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Oh, No! Only 9 Weeks Till Swimsuit Season!

April 20, 1998|KATHY SMITH

It's that time of year again, when trees bud, flowers bloom, spring fashions are displayed in department stores and ads for health clubs advise how many weeks remain until bathing suit season arrives. Yes, the countdown begins.

In my experience, few women are not struck mute with terror at the prospect of having to expose a little more skin to accommodate the weather. After a cold and wet winter of turtlenecks, wool and raincoats, suddenly comes the moment when the sun is supposed to shine on our more lightly clad bodies. But, alas, over the past six months they've become bodies that show a little extra pudge around the edges and dimples on places other than cheeks.

As if that's not bad enough, the sadists who build department store dressing rooms equip them with overhead fluorescent lighting. So as we try on that new spring outfit (or bathing suit), revealing our arms and legs (even thighs!) for the first time since October, every imperfection seems grossly magnified, and pale flesh is now tinged the green of Frankenstein's monster. Ouch.

Well, there's not much to be done about dressing rooms. But if the image their mirrors reflect back to you is larger than you'd like it to be, maybe you'll use your displeasure as motivation to begin exercising regularly and eating right. If that's what it takes, great. I'm a big believer in seizing opportunities wherever they're found.


True, you're probably not going to transform yourself into Cindy Crawford over the next nine weeks. But you can lose from 10 to 15 pounds before the summer begins in earnest. You can tone, shape, sculpt and redefine your silhouette so that, come July, you don't have to resort to chemically induced diets or near-starvation to feel comfortable in sleeveless shirts and shorts.

And you can do it realistically, with a sensible plan that works even when you don't have a great deal of time to exercise. Better still, it offers you choices.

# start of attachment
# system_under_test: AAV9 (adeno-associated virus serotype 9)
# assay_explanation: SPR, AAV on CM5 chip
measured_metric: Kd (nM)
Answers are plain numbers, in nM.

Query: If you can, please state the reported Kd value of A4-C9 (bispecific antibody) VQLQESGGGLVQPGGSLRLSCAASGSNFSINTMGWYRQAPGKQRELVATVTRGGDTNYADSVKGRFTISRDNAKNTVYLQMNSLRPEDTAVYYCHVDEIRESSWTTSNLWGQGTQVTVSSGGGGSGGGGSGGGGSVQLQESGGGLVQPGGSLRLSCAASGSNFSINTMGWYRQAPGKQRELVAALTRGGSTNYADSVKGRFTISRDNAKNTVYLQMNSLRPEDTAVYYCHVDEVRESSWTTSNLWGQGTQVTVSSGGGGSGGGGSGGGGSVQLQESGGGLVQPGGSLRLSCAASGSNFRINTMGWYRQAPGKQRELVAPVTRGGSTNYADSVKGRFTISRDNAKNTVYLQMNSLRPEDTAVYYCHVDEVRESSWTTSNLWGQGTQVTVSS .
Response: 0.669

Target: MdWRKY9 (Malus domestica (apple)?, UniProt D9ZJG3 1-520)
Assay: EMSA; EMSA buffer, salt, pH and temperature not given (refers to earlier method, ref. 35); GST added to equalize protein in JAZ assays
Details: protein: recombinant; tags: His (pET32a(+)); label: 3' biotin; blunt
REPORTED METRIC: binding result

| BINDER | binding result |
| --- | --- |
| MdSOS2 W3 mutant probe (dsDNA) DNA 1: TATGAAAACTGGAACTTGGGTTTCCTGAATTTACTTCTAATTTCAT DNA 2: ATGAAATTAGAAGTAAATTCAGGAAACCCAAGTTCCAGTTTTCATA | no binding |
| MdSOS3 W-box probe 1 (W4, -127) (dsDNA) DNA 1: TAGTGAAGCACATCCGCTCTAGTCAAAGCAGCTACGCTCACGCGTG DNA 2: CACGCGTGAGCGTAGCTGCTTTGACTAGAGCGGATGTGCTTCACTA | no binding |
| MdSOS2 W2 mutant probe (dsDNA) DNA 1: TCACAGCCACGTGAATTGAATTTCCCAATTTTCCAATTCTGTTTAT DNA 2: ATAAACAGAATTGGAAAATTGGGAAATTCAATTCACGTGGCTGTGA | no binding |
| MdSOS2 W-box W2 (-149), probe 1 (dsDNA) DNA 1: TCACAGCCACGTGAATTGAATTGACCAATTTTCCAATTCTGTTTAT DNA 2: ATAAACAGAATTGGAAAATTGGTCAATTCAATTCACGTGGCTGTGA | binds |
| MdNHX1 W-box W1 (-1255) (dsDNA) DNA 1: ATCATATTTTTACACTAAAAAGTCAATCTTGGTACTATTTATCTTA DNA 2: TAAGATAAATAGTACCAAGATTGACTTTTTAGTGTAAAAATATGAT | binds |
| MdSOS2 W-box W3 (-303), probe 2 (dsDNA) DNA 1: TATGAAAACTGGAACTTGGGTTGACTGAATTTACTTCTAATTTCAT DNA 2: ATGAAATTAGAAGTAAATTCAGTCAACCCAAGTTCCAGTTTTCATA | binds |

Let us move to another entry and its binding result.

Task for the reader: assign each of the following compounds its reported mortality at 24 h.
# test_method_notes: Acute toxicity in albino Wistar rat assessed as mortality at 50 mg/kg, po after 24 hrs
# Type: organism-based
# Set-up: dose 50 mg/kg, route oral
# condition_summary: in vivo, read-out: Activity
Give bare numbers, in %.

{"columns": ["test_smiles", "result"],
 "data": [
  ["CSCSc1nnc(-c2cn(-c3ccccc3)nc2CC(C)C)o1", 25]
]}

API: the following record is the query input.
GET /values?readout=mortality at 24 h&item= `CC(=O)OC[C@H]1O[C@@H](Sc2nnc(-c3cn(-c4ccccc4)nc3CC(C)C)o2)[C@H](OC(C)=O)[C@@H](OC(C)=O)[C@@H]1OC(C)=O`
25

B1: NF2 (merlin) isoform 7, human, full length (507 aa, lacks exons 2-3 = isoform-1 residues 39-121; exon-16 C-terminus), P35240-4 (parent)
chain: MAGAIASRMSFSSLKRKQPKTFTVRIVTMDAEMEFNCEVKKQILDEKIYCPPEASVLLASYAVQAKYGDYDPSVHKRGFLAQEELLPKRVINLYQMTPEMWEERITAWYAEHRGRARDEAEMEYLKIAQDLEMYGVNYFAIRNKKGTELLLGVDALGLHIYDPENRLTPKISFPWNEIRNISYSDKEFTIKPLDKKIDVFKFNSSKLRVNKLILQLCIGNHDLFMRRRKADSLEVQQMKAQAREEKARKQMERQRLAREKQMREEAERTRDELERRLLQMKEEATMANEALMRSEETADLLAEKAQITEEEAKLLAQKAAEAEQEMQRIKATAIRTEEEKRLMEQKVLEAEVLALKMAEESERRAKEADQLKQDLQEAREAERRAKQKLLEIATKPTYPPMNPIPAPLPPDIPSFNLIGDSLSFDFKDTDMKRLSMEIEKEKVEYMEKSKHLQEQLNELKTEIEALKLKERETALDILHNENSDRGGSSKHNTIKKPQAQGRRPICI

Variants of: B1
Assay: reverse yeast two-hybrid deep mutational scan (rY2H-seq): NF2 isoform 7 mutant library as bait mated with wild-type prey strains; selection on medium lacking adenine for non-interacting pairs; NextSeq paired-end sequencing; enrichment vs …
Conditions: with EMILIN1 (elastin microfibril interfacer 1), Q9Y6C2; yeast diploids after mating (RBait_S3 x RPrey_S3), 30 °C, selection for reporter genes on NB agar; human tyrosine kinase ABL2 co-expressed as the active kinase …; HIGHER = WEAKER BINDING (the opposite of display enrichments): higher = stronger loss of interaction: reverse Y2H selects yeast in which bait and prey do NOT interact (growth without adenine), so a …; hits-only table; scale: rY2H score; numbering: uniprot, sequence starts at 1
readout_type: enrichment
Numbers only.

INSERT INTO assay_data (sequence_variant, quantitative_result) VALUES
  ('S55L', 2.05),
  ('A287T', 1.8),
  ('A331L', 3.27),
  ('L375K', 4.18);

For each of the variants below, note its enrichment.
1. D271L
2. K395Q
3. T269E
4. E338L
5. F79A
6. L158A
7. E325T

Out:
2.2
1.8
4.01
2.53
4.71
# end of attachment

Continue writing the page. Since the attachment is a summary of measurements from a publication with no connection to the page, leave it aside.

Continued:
Simply put, the idea is to balance calories in with calories out. One pound of fat equals 3,500 calories, so if your goal is to lose a pound a week, you need to consume 500 calories a day less than you burn. But if you rely solely on dieting to achieve that equation, you can kiss just about everything you like goodbye. No doubt, you'll feel chronically deprived and hungry, which inevitably leads to failure.

Similarly, if you rely solely on exercise to burn those 500 extra calories, you'd have to work out a full hour every day doing aerobic activities like running, cycling, rowing and walking.

If, however, you combine some exercise with simple food exchanges, you can master the 500 calories with relative ease. Example: 30 minutes of walking or running will burn 250 calories (and if you add some weight training a couple of times a week, the new muscle will boost your metabolism while helping to define your arms and legs). The other 250 daily calories can be spent by cutting back on portions; reducing the amount of fat you use for cooking or on salads; and watching your snacks (remember, a single candy bar can be 250 calories).

As you can see, the program doesn't require an all-or-nothing mentality, nor a complete lifestyle change, nor superhuman devotion. Following it, you'll at least get closer to where you'd ideally like to be, and you won't kill yourself in the process.


You also might want to start using this season of modified panic to rethink the whole feast-or-famine mentality and its impact on your life. Instead of returning in October to the kind of idleness that makes you now have to mark off the days on the calendar in a race against time, resolve to change the attitude that got you in this do-or-diet position.

How? Let this be the year that you grant yourself permission to actually enjoy the process of getting in shape. By changing your mind-set--that is, choosing to appreciate these activities and allowing yourself to take pleasure in them--you'll make it possible for your exercise regime to build momentum. After nine weeks and 15 pounds, you won't necessarily want to give it up.

You may even investigate a more thorough or comprehensive exercise plan. And next year at this time, you won't be feeling that panic or facing incredible deadline pressure.

Then, if someone suggests a weekend getaway to Palm Springs or a trip down to Nordstrom for some spring shopping, you won't have to reach for a tranquilizer or a diet pill.

Now, if you could only do something about those fluorescent lights.

Copyright 1998 by Kathy Smith


Kathy Smith's fitness column appears weekly in Health. Reader questions are welcome and can be sent to Kathy Smith, Health, Los Angeles Times, Times Mirror Square, Los Angeles, CA 90053. If your question is selected, you will receive a free copy of her book "Getting Better All the Time." Please include your name, address and a daytime phone number with your question.

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